Though athletic games are as low tech as activities go, the world that surrounds them is on the opposite end of that technological spectrum. Sports business is catching up with other corporate entities in their uses of technology to run their organization and keep athletes at peak performance. The challenge of harnessing information to organize a team has existed for decades. The early years of organized sports honed the art of plotting a travel plan that was both cost effective and less draining on the players. The middling years were spent capturing statistical data to help coaches and scouts assess players using more than just the naked eye. Recent decades have been about pouring that gathered information into databases which automates statistical analysis. With that time freed up, organizations focus on revenue generating projects like marketing the game and team merchandise to fans. Understanding technology – at least at a high-level – is paramount for a person working towards a career in sports business.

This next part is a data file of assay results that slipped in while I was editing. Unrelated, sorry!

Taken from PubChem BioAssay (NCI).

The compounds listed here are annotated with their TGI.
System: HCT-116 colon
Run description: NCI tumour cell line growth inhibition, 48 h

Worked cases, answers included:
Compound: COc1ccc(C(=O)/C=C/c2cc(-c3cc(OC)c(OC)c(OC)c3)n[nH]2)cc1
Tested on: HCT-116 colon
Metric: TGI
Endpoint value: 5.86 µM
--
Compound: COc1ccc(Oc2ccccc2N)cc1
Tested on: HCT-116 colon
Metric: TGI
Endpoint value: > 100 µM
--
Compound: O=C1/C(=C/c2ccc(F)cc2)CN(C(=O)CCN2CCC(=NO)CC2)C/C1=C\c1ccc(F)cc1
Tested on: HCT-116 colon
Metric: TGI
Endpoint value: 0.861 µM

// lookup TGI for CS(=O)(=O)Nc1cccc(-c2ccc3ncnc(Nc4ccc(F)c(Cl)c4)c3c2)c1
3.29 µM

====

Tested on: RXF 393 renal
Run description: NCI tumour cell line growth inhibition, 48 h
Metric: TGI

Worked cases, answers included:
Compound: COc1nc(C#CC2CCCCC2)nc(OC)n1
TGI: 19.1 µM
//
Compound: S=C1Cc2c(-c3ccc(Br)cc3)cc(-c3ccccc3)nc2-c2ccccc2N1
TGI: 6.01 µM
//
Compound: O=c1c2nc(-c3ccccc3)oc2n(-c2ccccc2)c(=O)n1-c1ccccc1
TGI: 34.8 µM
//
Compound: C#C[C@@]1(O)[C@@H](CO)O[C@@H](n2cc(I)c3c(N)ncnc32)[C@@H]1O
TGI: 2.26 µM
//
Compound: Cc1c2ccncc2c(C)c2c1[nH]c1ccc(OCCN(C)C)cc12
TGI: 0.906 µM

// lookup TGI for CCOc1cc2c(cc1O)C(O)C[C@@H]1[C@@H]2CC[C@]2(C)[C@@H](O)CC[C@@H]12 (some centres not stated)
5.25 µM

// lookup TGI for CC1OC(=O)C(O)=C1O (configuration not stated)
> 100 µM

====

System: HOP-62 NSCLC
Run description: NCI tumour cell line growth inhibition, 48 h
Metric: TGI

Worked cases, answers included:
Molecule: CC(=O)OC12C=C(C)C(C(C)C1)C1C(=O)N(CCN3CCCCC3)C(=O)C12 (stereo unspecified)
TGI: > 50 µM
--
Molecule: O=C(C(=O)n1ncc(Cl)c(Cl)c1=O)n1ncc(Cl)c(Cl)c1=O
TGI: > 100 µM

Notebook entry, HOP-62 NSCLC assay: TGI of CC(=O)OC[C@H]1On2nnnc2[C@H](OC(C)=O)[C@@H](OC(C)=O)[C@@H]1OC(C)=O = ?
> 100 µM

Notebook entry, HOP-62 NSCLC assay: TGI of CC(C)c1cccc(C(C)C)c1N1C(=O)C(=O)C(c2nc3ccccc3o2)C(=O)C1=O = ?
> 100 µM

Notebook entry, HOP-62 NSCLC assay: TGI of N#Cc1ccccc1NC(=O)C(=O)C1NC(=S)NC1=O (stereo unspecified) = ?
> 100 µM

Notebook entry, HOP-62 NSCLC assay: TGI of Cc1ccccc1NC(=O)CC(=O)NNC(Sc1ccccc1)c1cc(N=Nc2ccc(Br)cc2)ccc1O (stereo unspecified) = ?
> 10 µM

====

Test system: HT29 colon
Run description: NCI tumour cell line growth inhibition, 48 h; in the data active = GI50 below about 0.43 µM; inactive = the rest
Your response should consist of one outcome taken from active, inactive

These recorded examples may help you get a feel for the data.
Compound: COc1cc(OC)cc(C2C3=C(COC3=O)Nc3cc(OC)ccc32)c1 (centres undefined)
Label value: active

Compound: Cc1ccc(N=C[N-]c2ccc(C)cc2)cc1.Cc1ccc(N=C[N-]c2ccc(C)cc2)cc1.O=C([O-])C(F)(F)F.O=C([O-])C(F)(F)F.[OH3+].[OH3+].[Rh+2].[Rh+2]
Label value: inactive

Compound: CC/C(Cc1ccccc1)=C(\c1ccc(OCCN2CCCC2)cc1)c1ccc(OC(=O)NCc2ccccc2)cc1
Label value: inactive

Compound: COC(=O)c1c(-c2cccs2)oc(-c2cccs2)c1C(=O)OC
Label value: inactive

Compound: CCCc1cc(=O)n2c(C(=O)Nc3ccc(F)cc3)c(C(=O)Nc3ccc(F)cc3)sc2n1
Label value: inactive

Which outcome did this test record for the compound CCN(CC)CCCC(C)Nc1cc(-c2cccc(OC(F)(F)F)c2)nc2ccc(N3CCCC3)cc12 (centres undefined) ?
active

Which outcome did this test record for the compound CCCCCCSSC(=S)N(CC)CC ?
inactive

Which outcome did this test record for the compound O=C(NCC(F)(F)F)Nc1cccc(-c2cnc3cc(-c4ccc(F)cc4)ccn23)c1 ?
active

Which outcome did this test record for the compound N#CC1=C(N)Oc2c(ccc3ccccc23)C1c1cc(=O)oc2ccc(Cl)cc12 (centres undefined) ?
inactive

Utilizing a Database Management System (DBMS) is no longer optional for the modern day professional or collegiate team. This piece of software stores data of any sort in an organized manner for quick reference and long term care. Gone are the days of paper files on each player containing last year’s batting average and latest contract status. The wealth of knowledge about athletes is too immense and changes too quickly to store in this fashion any longer. A database allows the organization to document each player’s core information – name, birth date, SSN, height, weight, address, phone number – into a main document (i.e. database table). It then allows the team to create other linked documents each containing a specific type of information on that player. One may contain their year-by-year statistical data while another may house game-by-game stats or even pitch-by-pitch results. Other database tables are used to store contract data including years remaining, no trade clause status and roster bonus dates. Organizations likely store a separate document on injury history along with noting players that are no longer on their roster. Off-the-field employees – coaching staff, front office personnel and scouts – also require database tracking so salaries, assigned scouting regions and coaching areas of focus are documented. The knowledge of database management systems – like Oracle, Microsoft SQL Server and IBM DB2 – and tools, like PL/SQL and ETL Software that support them now allows computer savvy professionals to make a contribution in the sports industry.